7. Our almost-8-year-old boy, Finn, started limping 2.5 weeks ago. It was clearly his back right leg, but he was still eating, playing, happy and running around - also wasn't showing any crankiness when we poked & prodded. Also noticed the limp was more pronounced on hard surfaces and improved on carpet/grass. We took him to the vet when it didn't improve after a week - the vet couldn't find anything (though my husband didn't insist, as I requested, on x-rays). However, we were told to "rest" him and give him Rimadyl. He had 1 dose that Monday afternoon at the vet, then 2 doses on Tuesday and finally another 1 on Wednesday morning. Then the vomiting started. He threw up twice after breakfast (about 2.5-3 hours later) and again after his afternoon snacks. I refused to give him another dose of Rimadyl and made him chicken & rice for dinner. I gave him a small amount (maybe 1/3 cup), which he threw up. Knowing that he also has issues with vomiting when his stomach is empty and concerned about deydration, I made him some chicken broth and he threw that up. Then threw up again overnight and again the early next morning (around 4'ish). Finally was able to keep food down later that morning and had no more episodes; however, he will get no more Rimadyl. Just took him back in as his symptoms are not improving. I've checked for corns about 10x (including using the toothpaste method) and found nothing. He's still running around, despite our efforts to keep him calm and not going on walks (which is making him miserable). Insisted on x-rays since we lost a grey to osteo a few years back - but the vet just called that after more poking & prodding, Finn reacted and "screamed bloody murder" when he pushed on his right-side groin (no reaction on the left). He thinks it's an iliopsoas strain. He is still at the vet since they'll have to lightly sedate him for x-rays - but I'm sure if the groin strain diagnosis is consistent, he'll recommend anti-inflammatories. Since he clearly cannot have Rimadyl - are there others that anyone would suggest for sensitive greyhounds? He's not on any other medications (other than heartworm meds), still eating and acting normally and no more vomiting episodes since we ceased the Rimadyl.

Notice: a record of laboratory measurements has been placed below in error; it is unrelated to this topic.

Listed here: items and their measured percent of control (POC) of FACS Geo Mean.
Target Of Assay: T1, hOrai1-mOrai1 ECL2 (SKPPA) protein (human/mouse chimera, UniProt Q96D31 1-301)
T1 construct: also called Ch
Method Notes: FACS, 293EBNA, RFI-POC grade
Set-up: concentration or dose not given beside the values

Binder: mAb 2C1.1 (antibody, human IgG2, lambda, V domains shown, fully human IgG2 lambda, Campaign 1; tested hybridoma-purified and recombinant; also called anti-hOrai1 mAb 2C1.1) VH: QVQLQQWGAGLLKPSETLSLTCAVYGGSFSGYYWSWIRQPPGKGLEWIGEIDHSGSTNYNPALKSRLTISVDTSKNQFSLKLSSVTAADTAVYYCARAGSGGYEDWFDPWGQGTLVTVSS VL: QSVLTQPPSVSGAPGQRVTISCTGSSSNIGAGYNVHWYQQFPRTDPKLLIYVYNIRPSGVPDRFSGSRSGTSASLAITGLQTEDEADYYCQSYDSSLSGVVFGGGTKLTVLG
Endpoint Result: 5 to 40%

8. Hi all. We've had greyhounds since 2004 - always 2 at a time. We've had brief periods with just one, but pretty much always 2 and it works for us (2 of us, 2 of them - always seemed right!). But, knowing that it'll likely be more difficult to get a greyhound due to the track closings in Florida, we've been seriously considering a third greyhound. I'm a pretty analytical person, so I've gone back and forth 100x on whether we should or shouldn't and I'd love to hear from those of you who have adopted a 3rd. Practical questions like how is it walking 3 greyhounds (we walk our hounds twice per day)? How is feeding time with 3? Do they all get along? We have a male (age 7) and a female (age 6) - would you recommend a 2nd boy, or 2nd girl - or does it really matter at all? We'll definitely take the pups with us if we decide to adopt a third, but it's been my experience that the quick meet & greet isn't a good indicator of how they'll get along at home. The adoption group we love is 2 hours away, so not close enough for multiple visits. Did you have any regrets or frustrations with adopting a third? Was it easier than you imagined? Anything that surprised you or was it pretty status quo, just with another hound? We've both always wanted an Irish Wolfhound and/or a Scottish Deerhound (and I'm sure that will happen!) - but when I think of not having greyhounds anymore, it just doesn't feel right, ya know? I'd like to extend it a little longer since the future isn't so certain... (Please know that I'm not trying to trigger any political debates about the future of ex-racers. I sincerely only want advice from people who have 3+ greyhounds - thanks!)